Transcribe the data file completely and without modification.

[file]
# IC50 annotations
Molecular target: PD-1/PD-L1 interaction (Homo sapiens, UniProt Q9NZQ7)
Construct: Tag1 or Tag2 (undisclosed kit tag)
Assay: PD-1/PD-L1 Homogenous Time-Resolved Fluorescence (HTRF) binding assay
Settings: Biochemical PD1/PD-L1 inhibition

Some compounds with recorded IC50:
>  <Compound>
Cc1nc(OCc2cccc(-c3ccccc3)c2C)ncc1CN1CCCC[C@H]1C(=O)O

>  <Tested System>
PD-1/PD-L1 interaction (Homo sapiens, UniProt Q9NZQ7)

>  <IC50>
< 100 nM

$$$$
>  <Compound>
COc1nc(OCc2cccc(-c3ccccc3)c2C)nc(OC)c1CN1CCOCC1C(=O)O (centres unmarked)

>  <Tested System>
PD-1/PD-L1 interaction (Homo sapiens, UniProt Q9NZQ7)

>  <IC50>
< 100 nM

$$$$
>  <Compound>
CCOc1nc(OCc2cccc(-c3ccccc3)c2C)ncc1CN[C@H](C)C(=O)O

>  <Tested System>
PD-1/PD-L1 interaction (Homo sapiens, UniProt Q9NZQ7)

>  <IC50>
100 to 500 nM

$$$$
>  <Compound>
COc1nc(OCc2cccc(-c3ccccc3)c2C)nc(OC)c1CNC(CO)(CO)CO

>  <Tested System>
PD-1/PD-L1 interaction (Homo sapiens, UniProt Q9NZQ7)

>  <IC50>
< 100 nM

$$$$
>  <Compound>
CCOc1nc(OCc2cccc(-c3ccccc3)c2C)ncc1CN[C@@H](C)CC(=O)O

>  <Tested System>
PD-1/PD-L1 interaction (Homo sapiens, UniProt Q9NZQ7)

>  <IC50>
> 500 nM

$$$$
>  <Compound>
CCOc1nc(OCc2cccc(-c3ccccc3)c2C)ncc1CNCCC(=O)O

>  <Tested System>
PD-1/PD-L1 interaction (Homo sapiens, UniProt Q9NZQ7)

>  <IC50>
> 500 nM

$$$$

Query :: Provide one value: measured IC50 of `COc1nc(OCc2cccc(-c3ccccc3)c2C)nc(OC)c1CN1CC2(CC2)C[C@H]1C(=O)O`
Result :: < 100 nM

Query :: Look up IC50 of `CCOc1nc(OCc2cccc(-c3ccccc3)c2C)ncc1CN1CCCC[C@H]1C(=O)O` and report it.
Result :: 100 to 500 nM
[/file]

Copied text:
# IC50 annotations
Molecular target: PD-1/PD-L1 interaction (Homo sapiens, UniProt Q9NZQ7)
Construct: Tag1 or Tag2 (undisclosed kit tag)
Assay: PD-1/PD-L1 Homogenous Time-Resolved Fluorescence (HTRF) binding assay
Settings: Biochemical PD1/PD-L1 inhibition

Some compounds with recorded IC50:
>  <Compound>
Cc1nc(OCc2cccc(-c3ccccc3)c2C)ncc1CN1CCCC[C@H]1C(=O)O

>  <Tested System>
PD-1/PD-L1 interaction (Homo sapiens, UniProt Q9NZQ7)

>  <IC50>
< 100 nM

$$$$
>  <Compound>
COc1nc(OCc2cccc(-c3ccccc3)c2C)nc(OC)c1CN1CCOCC1C(=O)O (centres unmarked)

>  <Tested System>
PD-1/PD-L1 interaction (Homo sapiens, UniProt Q9NZQ7)

>  <IC50>
< 100 nM

$$$$
>  <Compound>
CCOc1nc(OCc2cccc(-c3ccccc3)c2C)ncc1CN[C@H](C)C(=O)O

>  <Tested System>
PD-1/PD-L1 interaction (Homo sapiens, UniProt Q9NZQ7)

>  <IC50>
100 to 500 nM

$$$$
>  <Compound>
COc1nc(OCc2cccc(-c3ccccc3)c2C)nc(OC)c1CNC(CO)(CO)CO

>  <Tested System>
PD-1/PD-L1 interaction (Homo sapiens, UniProt Q9NZQ7)

>  <IC50>
< 100 nM

$$$$
>  <Compound>
CCOc1nc(OCc2cccc(-c3ccccc3)c2C)ncc1CN[C@@H](C)CC(=O)O

>  <Tested System>
PD-1/PD-L1 interaction (Homo sapiens, UniProt Q9NZQ7)

>  <IC50>
> 500 nM

$$$$
>  <Compound>
CCOc1nc(OCc2cccc(-c3ccccc3)c2C)ncc1CNCCC(=O)O

>  <Tested System>
PD-1/PD-L1 interaction (Homo sapiens, UniProt Q9NZQ7)

>  <IC50>
> 500 nM

$$$$

Query :: Provide one value: measured IC50 of `COc1nc(OCc2cccc(-c3ccccc3)c2C)nc(OC)c1CN1CC2(CC2)C[C@H]1C(=O)O`
Result :: < 100 nM

Query :: Look up IC50 of `CCOc1nc(OCc2cccc(-c3ccccc3)c2C)ncc1CN1CCCC[C@H]1C(=O)O` and report it.
Result :: 100 to 500 nM